High-Tech Imaging Offers New Way to Detect Signs of Early Glaucoma
Mount Sinai study shows flavoprotein fluorescence could serve as new biomarker
A new, non-invasive ocular imaging method may be able to detect an early indicator of glaucoma in time to prevent disease progression and vision loss, according to a new study from New York Eye and Ear Infirmary of Mount Sinai (NYEE). The study was published in the July/August issue of Ophthalmology Glaucoma.
The study focused on measuring flavoprotein fluorescence (FPF) in the eye. Mitochondria— which are responsible for generating energy in cells—produce FPF when they are stressed, and levels of FPF are elevated in people with glaucoma compared to those with normal eyes. Mitochondrial dysfunction in the optic nerve, which sends light signals to the brain and is critical for vision, can eventually lead to loss of cells and tissue damage, causing multiple eye diseases such as glaucoma, and macular degeneration, as well as other retinal damage. This is the first comprehensive study to look at FPF changes in the optic nerves in patients with different stages of glaucoma compared to healthy eyes.
“Glaucoma is difficult to diagnose in early stages, and often physicians agonize to confirm subtle signs of progression in advanced stages. Once structural damage to the optic nerve has occurred, it is currently not possible to reverse. The better we become at identifying early or ongoing degeneration, the more proactive we can be at implementing protective therapy,” says principal investigator Richard B. Rosen, MD, Vice Chair and Director of Ophthalmology Research at NYEE and Chief of the Retina Service for the Mount Sinai Health System. “Our study shows FPF may be useful as an objective measure for predicting glaucoma progression earlier than measuring structural damage, with similar sensitivity to visual field changes but easier and potentially more consistently.”
A team of researchers used the OcuMet Beacon—a fundus camera with special filters that specifically isolates the fluorescence, developed by OcuSciences Inc.—to analyze 86 eyes. Fifty of the eyes had glaucoma, based upon thinning of the retinal fiber layer, and 36 had no disease. They found FPF, an indicator of mitochondrial oxidative stress, was significantly higher in glaucoma eyes compared to normal eyes, especially in early-stage glaucoma cases where damage is difficult to detect. Levels of FPF correlated with other means of detecting glaucoma including visual field mean deviation, visual field pattern deviation, and retinal nerve fiber layer thickness.
These results suggest that FPF could be used clinically to reliably and objectively detect metabolic evidence of injury due to glaucoma, limiting the need for frequent visual field testing, the gold standard for measuring visual function. In fact, the researchers say, FPF may be a more accurate measurement, as visual fields have a number of downsides—they are subjective, fluctuate with a patient’s attention, and patients can lose concentration during this assessment.
“Previous studies have demonstrated that when the mitochondrial oxidative stress is relieved by medication or surgery, the flavoprotein fluorescence levels go down. This makes the technique very attractive as a sensitive way of monitoring response to therapy,” explains Dr. Rosen. “This measurement could potentially be used as a first-line indicator to monitor of glaucoma progression for the patient and the physician.”
Researchers say their next step is to see if FPF can reliably monitor the effect of therapy for glaucoma patients, to see when treatment has flattened the risk curve of progression in advanced cases, as well as identifying patients who require early glaucoma intervention.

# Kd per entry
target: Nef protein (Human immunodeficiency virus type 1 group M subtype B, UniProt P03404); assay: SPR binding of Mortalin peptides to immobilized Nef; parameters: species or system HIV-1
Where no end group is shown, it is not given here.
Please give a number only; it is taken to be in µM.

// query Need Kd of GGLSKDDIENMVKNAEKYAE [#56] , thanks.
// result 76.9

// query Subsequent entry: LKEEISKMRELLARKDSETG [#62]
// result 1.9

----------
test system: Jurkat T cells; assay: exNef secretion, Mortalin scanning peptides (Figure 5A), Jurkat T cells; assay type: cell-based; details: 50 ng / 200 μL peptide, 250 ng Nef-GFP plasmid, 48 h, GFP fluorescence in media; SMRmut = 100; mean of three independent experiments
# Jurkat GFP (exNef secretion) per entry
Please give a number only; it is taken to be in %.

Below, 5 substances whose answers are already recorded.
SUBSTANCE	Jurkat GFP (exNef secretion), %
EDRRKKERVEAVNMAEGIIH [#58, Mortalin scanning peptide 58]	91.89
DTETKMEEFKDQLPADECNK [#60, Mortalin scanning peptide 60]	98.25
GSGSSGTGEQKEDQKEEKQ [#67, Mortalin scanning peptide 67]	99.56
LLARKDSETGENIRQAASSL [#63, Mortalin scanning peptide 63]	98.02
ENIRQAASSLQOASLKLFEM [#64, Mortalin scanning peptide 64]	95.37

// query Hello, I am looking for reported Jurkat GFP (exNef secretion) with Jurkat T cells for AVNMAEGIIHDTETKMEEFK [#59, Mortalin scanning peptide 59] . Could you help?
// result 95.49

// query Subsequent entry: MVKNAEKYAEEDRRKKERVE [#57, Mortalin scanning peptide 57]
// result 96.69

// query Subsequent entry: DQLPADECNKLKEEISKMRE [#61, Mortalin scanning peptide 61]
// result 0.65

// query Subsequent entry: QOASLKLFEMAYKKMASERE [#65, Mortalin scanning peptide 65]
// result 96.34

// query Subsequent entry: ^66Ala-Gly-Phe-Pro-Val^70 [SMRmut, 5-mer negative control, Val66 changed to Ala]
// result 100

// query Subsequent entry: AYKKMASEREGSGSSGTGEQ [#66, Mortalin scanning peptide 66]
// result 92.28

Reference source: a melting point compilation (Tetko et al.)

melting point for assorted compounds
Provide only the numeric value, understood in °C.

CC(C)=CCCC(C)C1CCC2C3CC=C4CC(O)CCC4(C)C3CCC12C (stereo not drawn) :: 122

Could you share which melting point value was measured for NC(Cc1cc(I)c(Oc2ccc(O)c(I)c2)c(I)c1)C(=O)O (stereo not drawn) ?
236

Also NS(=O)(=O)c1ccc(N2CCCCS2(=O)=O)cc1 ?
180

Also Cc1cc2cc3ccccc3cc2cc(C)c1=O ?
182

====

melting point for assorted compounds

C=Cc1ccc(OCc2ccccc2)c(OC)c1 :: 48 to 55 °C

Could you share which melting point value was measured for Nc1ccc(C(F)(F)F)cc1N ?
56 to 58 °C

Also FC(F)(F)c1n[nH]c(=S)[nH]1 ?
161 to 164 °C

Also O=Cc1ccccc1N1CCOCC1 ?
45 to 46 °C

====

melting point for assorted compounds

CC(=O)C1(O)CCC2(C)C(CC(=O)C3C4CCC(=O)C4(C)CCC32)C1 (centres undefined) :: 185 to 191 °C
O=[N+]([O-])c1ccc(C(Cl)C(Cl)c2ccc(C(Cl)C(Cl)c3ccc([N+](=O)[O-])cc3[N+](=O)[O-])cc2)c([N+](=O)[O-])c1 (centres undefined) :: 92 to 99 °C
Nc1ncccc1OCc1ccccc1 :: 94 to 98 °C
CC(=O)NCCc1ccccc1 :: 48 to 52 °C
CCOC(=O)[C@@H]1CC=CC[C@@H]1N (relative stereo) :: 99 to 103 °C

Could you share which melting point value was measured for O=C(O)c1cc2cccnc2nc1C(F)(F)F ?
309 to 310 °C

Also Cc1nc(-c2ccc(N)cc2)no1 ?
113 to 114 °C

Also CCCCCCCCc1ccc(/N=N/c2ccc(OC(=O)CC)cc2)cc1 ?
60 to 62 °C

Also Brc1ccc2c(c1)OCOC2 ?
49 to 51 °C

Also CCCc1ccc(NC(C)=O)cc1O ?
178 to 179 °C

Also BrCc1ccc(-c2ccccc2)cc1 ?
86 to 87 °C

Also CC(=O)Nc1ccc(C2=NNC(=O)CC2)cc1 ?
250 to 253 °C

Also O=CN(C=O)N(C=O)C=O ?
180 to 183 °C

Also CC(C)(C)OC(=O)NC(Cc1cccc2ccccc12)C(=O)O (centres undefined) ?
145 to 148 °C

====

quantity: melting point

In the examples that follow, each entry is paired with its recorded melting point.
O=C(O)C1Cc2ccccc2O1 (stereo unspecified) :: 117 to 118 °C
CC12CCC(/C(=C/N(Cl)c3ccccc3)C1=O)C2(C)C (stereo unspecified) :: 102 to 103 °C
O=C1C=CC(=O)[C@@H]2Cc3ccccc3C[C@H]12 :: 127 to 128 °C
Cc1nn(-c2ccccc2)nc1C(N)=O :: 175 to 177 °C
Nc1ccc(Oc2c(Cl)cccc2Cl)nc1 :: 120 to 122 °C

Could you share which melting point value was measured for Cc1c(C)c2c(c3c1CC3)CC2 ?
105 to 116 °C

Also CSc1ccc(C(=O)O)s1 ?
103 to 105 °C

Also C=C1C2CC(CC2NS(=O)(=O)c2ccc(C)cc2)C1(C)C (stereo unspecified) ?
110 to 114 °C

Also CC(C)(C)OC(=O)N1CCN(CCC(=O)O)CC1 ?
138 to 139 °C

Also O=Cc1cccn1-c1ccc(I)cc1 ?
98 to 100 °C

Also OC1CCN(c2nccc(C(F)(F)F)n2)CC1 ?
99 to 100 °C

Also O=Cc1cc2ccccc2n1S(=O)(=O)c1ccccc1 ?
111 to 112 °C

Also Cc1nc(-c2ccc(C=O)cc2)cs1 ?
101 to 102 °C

About OcuSciences, Inc.
OcuSciences, Inc., is a clinical-stage biotechnology company developing the retinal imager, OcuMet Beacon, to identify metabolic dysfunction occurring in the retina for the early detection of disease. For more information visit www.OcuMet.com
About the Mount Sinai Health System
Mount Sinai Health System is one of the largest academic medical systems in the New York metro area, with more than 43,000 employees working across eight hospitals, over 400 outpatient practices, nearly 300 labs, a school of nursing, and a leading school of medicine and graduate education. Mount Sinai advances health for all people, everywhere, by taking on the most complex health care challenges of our time — discovering and applying new scientific learning and knowledge; developing safer, more effective treatments; educating the next generation of medical leaders and innovators; and supporting local communities by delivering high-quality care to all who need it.
Through the integration of its hospitals, labs, and schools, Mount Sinai offers comprehensive health care solutions from birth through geriatrics, leveraging innovative approaches such as artificial intelligence and informatics while keeping patients’ medical and emotional needs at the center of all treatment. The Health System includes approximately 7,300 primary and specialty care physicians; 13 joint-venture outpatient surgery centers throughout the five boroughs of New York City, Westchester, Long Island, and Florida; and more than 30 affiliated community health centers. We are consistently ranked by U.S. News & World Report's Best Hospitals, receiving high "Honor Roll" status, and are highly ranked: No. 1 in Geriatrics and top 20 in Cardiology/Heart Surgery, Diabetes/Endocrinology, Gastroenterology/GI Surgery, Neurology/Neurosurgery, Orthopedics, Pulmonology/Lung Surgery, Rehabilitation, and Urology. New York Eye and Ear Infirmary of Mount Sinai is ranked No. 12 in Ophthalmology. U.S. News & World Report’s “Best Children’s Hospitals” ranks Mount Sinai Kravis Children's Hospital among the country’s best in several pediatric specialties.